Temples In Mount Abu
It is the place of worship. Scenically located on the banks of the Nakki Lake, the panoramic Sri Raghunathji Temple is dated to be built around the 14th century. Reflecting the old Mewar culture, the temple is beautiful and showcases the rich heritage of the era. Many devotees throng the temple to seek the blessings of Sri Raghunathji.
Dilwara Jain Temples is one of the finest Jain temple known world over for its extraordinary architecture and marvelous marble stone carvings, some experts also consider it architecturally superior to the Taj Mahal. It seems fairly basic temple from outside but every cloud has a silver lining, the temple interior showcases the extraordinary work of human craftsmanship at its best. These temples were built between 11th to 13th century AD, The beautiful lush green hills surrounding the temple gives a very pleasant feeling. The ornamental details of marble stone carvings is phenomenal and unmatched, The minutely carved ceilings and the pillars are just amazing. All this was done at a time when no transport or roads were available at a height of 1200+ Mtrs in Mount Abu, Huge blocks of marble stones were transported on elephant backs from the Arasoori Hills at Ambaji to this remote hilly region of Mount Abu. Dilwara temples is also a popular Jain pilgrimage attraction.
Situated in a cave, The Adhar Devi Temple is one of the popular religious themed tourist destinations in the Mount Abu region. It is situated three kilometers north of the main town of Mount Abu. The Adhar Devi Temple can be reached by climbing up 365 stairs carved into the mountain. The temple itself is located inside a rocky cleave and is reached by crawling through a small opening into the cave. The Adhar Devi Temple is dedicated to the Goddess Durga. It got its name because the legend has it that "Adhar" of the Mataji (Goddess deity) fell here, also it was believed that the image of the goddess could be found there hanging in mid air. As well as being a popular tourist destination, the Adhar Devi Temple is also a common destination for many religion pilgrimages. The Adhar Devi temple receives most pilgrims during the 9 days of the holy Navratri season.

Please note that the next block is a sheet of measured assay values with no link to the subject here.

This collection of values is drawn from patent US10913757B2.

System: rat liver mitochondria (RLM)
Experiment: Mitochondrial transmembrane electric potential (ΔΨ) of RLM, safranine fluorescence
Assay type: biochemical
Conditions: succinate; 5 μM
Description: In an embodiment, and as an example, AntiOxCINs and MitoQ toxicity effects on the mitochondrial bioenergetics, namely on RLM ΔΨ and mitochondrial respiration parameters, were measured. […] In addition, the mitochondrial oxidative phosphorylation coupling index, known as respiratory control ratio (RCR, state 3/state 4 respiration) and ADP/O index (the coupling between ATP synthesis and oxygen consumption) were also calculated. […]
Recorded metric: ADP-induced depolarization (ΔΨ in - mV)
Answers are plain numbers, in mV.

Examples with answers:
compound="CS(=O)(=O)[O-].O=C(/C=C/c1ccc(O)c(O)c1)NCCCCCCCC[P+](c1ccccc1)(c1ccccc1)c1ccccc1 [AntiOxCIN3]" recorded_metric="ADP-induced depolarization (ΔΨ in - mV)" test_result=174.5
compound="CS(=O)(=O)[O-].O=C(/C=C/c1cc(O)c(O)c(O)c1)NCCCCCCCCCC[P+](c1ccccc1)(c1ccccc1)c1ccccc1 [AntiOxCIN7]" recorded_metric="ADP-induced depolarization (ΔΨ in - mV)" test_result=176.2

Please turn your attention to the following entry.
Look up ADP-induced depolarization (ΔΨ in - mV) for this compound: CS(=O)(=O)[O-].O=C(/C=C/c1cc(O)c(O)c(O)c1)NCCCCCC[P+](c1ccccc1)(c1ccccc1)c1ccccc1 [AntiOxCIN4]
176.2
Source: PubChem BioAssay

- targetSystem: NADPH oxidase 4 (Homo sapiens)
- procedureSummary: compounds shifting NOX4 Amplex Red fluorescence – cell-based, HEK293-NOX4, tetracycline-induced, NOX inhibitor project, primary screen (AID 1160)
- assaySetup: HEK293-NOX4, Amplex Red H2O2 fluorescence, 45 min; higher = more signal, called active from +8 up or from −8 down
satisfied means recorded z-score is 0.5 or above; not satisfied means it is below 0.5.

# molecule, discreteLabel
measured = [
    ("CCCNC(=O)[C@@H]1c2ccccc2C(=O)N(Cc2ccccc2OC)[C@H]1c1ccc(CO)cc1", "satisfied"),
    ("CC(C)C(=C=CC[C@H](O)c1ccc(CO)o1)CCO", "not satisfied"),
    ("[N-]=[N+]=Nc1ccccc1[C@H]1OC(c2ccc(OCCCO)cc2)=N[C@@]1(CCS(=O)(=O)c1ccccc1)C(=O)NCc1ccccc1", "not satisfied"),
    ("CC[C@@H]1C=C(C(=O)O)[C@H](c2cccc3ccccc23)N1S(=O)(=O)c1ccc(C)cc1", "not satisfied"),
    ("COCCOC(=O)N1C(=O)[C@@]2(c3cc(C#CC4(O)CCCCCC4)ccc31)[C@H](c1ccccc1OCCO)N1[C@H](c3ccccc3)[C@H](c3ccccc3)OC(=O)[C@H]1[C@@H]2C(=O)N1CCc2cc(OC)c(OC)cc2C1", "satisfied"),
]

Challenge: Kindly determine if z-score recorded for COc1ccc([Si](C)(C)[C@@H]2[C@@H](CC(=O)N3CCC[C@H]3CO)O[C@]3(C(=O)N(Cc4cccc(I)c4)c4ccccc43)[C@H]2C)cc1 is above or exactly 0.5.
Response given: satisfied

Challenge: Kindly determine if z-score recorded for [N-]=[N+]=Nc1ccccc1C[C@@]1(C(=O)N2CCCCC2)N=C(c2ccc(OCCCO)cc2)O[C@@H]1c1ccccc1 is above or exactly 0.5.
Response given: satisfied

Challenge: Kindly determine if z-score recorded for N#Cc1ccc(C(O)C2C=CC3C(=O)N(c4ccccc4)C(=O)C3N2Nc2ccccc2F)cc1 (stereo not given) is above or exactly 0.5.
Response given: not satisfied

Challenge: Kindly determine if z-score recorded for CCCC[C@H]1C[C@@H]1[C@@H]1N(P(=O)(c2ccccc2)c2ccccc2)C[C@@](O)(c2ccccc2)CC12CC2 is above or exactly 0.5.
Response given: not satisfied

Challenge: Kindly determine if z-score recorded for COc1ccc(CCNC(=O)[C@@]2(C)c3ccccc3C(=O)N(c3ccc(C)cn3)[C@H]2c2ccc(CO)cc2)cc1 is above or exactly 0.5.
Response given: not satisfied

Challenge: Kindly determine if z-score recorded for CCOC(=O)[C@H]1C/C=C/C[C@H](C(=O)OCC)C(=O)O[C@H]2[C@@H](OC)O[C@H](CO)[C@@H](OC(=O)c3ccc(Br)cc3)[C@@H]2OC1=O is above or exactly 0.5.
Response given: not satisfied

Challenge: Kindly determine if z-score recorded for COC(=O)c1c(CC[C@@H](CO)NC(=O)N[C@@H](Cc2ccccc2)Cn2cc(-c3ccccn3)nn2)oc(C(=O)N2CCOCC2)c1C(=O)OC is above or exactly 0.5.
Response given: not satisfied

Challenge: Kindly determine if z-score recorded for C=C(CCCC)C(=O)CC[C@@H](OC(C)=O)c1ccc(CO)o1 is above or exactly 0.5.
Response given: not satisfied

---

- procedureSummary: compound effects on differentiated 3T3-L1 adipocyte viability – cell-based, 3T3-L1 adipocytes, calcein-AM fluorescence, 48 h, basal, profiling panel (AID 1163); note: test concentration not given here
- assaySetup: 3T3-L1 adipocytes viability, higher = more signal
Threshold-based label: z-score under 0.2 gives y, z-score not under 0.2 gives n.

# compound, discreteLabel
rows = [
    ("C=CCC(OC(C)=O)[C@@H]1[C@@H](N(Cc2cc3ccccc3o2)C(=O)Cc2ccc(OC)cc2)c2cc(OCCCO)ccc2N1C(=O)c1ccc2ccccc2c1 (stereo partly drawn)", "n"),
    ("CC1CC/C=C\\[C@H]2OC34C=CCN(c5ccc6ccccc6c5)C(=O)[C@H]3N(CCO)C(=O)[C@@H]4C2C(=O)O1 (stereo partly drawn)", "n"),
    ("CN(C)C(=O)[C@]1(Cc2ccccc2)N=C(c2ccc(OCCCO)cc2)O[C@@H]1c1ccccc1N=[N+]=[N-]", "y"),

The Adhar Devi temple contains many beautiful statues, and those that make the effort to climb the stairs are rewarded with many picturesque views of the surrounding mountains and forests. The climb up to the Adhar Devi temple can be a difficult one so it is recommended that you wear appropriate clothing and footwear. You should not be turned off by this walk as the scenic views surrounding the temple and the wondrous beauty inside make this climb worth the effort.
The Sage Vashishtha lived here with his wife and the wish fulfilling cow, gifted to him by the Devas, after they obtained it from the churning of the ocean, with eight other jewels! He is credited to have brought Nandi Vardhan Mountain, the youngest son of Himalayas, to Mount Abu. The incredible flying snake, Arbud Naag, who brought the gargantuan mountain from the South on its back, demanded the mountain to be named after him as "Arbudanchal" for the recognition of his services in bringing the great mountain from the South to its present address.
As usual the British could not pronounce the tongue twister hence tarnished the glorious name to Abu. As the bard of Stratford on Avon would have commented, 'what is there in a name', the change of name to Abu could not diminish the grandeur of these mountains. Wonder of wonders is that in these ranges the Pine of Tundra and the Date Palm of desert amicably grow side by side. Being the oldest mountain ranges in the world they are the right candidate to be honored as the cradle of civilization. It is the place where Lord Rama came to have his schooling hence it is no doubt the Alma Mater of Lord Rama. It is the fountain head of the origin of one of the three sisters of Triveni, the Sarsawati, who meets her other two sisters, the Ganga and the Jamuna at Triveni at Allahabad, after travelling sub-terrain for a long distance.
It is authentically mentioned in Van Perva of Mahabharata, where Sage Ved Vyas sways Dharma Raj Udhishtar to spend one night at Vashishtha Ashram, and further enlightens that a night's stay at the Ashram would bless him with the blessing, equivalent to giving one thousand cows in charity.